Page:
If you're at a particularly lovely lodging, he will also show you around your accommodations. He'll show you things like the snacks, treats, and mini bar, the thermostat, and the view from the window (if it's good).
If you're at a particularly lovely lodging with impeccable service, he may also recommend a few things to do while you are in town. He may recommend restaurants, or suavely recommend that you avail yourself of the services of the concierge to arrange your meals and festivities.
Upon his departure, he will ensure everything is to your liking and begin his retreat to the door. If you have not thought ahead and don't have a carefully folded bill or sequence of bills in your hand, this is when people tend to flail through wallets and purses for their cash, all the while wondering,
Without hesitation, my answer to this question has always been: $1 per bag as a base. But once I started to think about it, I realized that it's a teensy bit more nuanced than that. There are times when you absolutely must tip more.
- If the bellman has to heave your thousand pound suitcase onto his trolley because you overpacked with vintage bowling balls, add a few dollars.
- If you have more shoes (and therefore, more luggage) than Imelda Marcos, then add a few dollars.
- If you are staying at the Ritz-Carlton, or another super deluxe hotel, add a few dollars.
- Regardless of how little luggage you have, the bellman's tip should never be less than $3.
- Round numbers, and dollar bill amounts, are awfully nice (as in $5).
Is it possible to tip too much? And look overzealous or inexperienced? Sure. But a bellman would disagree -- there is no excessive tip, there are only varying degrees of greatness.
I think this is the takeaway:
Friday, June 18, 2010
Rather, today is about linguistic quirks and how to handle them. I have a friend who is currently being seriously bad-ass in South Africa as part of her master's program. She's finding the differences between African English (which has a heavy British emphasis and its own twist) and American English to be amusing and slightly frustrating. In particular, she's not quite sure about how they say "petrol" instead of "gas." She mentioned this in passing in an email because she's witty that way, but it got me thinking.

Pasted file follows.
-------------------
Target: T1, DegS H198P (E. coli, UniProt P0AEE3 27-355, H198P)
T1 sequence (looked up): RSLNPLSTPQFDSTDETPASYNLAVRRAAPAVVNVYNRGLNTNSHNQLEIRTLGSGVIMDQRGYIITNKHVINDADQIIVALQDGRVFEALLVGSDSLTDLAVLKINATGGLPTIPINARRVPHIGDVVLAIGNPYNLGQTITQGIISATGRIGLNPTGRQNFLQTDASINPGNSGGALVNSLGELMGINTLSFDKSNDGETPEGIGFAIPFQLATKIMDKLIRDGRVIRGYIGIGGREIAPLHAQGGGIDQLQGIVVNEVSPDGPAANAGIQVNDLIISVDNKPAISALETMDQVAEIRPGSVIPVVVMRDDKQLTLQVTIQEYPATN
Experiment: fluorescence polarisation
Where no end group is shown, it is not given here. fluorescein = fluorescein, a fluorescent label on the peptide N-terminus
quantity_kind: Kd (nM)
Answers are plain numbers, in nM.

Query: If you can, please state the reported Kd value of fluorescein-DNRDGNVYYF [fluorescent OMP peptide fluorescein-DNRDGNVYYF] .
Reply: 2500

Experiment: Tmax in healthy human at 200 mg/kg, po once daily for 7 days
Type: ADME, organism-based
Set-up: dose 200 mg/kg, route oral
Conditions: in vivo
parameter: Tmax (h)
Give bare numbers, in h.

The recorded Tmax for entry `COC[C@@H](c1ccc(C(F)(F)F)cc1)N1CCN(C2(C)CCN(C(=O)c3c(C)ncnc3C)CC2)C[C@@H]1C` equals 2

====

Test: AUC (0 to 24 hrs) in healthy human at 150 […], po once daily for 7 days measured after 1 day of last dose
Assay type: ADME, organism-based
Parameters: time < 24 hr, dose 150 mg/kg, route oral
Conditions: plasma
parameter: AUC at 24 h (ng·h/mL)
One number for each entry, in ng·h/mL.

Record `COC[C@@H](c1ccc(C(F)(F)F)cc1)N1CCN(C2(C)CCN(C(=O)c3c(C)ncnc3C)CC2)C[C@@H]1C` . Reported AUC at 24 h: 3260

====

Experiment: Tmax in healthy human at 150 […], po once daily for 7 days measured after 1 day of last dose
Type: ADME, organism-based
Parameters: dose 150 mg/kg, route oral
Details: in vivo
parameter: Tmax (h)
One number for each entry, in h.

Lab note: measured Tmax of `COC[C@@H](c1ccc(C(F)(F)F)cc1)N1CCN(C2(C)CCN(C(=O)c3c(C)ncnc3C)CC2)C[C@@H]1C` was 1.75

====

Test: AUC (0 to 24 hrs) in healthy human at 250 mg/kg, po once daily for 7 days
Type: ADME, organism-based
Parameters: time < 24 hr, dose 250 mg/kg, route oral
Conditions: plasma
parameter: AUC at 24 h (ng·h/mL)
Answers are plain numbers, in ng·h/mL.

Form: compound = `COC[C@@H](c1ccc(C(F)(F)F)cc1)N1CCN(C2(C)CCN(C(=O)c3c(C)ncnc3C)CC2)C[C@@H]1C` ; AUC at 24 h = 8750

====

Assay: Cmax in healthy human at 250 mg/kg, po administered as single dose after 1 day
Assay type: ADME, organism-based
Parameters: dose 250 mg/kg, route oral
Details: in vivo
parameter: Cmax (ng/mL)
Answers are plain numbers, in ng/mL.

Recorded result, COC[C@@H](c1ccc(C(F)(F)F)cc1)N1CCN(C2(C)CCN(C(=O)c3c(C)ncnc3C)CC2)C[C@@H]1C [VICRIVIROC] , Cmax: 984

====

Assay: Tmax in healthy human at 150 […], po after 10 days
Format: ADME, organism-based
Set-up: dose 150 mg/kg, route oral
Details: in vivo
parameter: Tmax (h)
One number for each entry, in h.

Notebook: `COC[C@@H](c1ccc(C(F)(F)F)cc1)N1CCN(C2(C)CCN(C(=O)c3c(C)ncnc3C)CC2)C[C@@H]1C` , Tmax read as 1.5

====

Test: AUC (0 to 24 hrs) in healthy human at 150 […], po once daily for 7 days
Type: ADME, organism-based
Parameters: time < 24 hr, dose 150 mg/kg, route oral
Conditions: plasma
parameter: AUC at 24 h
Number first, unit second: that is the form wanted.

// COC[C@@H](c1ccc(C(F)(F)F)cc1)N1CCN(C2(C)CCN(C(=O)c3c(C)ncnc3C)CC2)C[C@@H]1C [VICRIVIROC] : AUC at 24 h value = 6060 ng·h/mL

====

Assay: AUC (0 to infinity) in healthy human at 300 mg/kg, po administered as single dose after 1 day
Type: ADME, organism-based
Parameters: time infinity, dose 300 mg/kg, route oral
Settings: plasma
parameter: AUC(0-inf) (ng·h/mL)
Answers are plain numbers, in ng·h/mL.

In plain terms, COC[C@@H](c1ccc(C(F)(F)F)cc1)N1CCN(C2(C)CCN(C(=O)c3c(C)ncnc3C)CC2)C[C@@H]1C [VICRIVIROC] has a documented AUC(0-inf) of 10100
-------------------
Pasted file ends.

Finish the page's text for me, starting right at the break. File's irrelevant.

People in Texas say things I've never heard before.
Fixing to: to prepare to do something. As in, "I'm fixing to leave this party."
Put up: to put away. As in, "Let's empty the dishwasher and put everything up."
When I lived in Ireland, people said things I'd never heard before.
Just after: something that you just did. As in, "I'm just after talking to her on the phone!"
Do you not?: instead of "Don't you?" As in, "I don't like cheesecake." "Do you not!? I love it."
People in New Orleans say things I've never heard before.
Lagniappe: (pronounced LAN-yap) a little extra. As in, "Oh, they threw in an extra donut with my order! It's lagniappe!"
Now, don't get me wrong -- bad grammar drives me insane. I'm not talking about that. But I am talking about different manners of speakings, idioms, and turns of phrase that are funny, weird, confusing, or just plan different. As in, the old petrol/gas debate. And here's the deal. I think the take-away (which, by the way, is how they say "to go" in England) is this:
Go with it. Linguistic quirks are called culture. Culture is good.
And hey, so long as you don't pull a Madonna and actually adopt a foreign accent, peppering your speech with different expressions is fun. And keeps your friends on their toes.
Friday, September 26, 2008
I am starting with the big one because it is just the most important. And yes, I realize that taking your own toilet paper to a festival does not smack of traditional etiquette. That's because it is not. However, it is a really good idea; one that will make you happier. The happier you are, the better the festival. And so it goes.
Wednesday, August 20, 2008
My last entry has prompted some hard-core nostalgia for one of my favorite cities in the entire world: Philadelphia. So, in a continuation of the "on the go" series, here are some specific etiquette and travel nuggets that my traveling friends might want to tuck away when they visit.
1. See the crack. Love the crack.
2. Head South -- to South Street, that is.
South Street used to be named Cedar Street, and it used to be the southernmost city boundary for Philadelphia. It is no longer either of those things. South Street also used to be the live music hub of the city and home to the famous punk/biker store, called Zipperhead. (Zipperhead is mentioned in the song "Punk Rock Girl," by the Dead Milkmen.) It is no longer either of these things. (However, South Street will always be the famed locale featured in the timeless Boyz II Men video for "MotownPhilly." )
South Street is still cool, though, and remains one of my favorite places to go when in town. It features over 300 bars, restaurants and stores. You can get a cheesesteak, a tatoo, and an original piece of local artwork in the same experience. What's not to love?
Check it out for yourself: http://www.southstreet.com/